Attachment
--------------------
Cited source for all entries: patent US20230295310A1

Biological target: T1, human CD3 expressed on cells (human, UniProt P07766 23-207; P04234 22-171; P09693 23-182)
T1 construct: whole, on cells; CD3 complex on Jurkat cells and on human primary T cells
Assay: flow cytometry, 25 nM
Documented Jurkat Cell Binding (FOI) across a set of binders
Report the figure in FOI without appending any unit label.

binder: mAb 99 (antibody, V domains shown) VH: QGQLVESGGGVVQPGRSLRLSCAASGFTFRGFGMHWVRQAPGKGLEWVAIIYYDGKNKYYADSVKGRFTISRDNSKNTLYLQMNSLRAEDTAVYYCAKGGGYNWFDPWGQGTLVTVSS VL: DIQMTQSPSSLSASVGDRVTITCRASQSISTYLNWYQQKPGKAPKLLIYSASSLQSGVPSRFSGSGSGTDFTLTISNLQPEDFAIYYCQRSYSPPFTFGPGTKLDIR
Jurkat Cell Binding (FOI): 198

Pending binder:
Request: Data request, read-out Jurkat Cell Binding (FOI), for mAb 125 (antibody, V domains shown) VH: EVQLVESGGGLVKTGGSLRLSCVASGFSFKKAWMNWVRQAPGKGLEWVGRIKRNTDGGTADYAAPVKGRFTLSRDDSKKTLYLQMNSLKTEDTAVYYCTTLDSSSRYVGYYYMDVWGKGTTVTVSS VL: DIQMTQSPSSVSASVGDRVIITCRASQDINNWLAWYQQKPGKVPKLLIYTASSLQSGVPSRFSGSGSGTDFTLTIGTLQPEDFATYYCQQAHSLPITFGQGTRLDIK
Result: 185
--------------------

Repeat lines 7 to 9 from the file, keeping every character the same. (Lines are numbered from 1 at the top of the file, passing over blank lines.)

binder: mAb 99 (antibody, V domains shown) VH: QGQLVESGGGVVQPGRSLRLSCAASGFTFRGFGMHWVRQAPGKGLEWVAIIYYDGKNKYYADSVKGRFTISRDNSKNTLYLQMNSLRAEDTAVYYCAKGGGYNWFDPWGQGTLVTVSS VL: DIQMTQSPSSLSASVGDRVTITCRASQSISTYLNWYQQKPGKAPKLLIYSASSLQSGVPSRFSGSGSGTDFTLTISNLQPEDFAIYYCQRSYSPPFTFGPGTKLDIR
Jurkat Cell Binding (FOI): 198

Pending binder: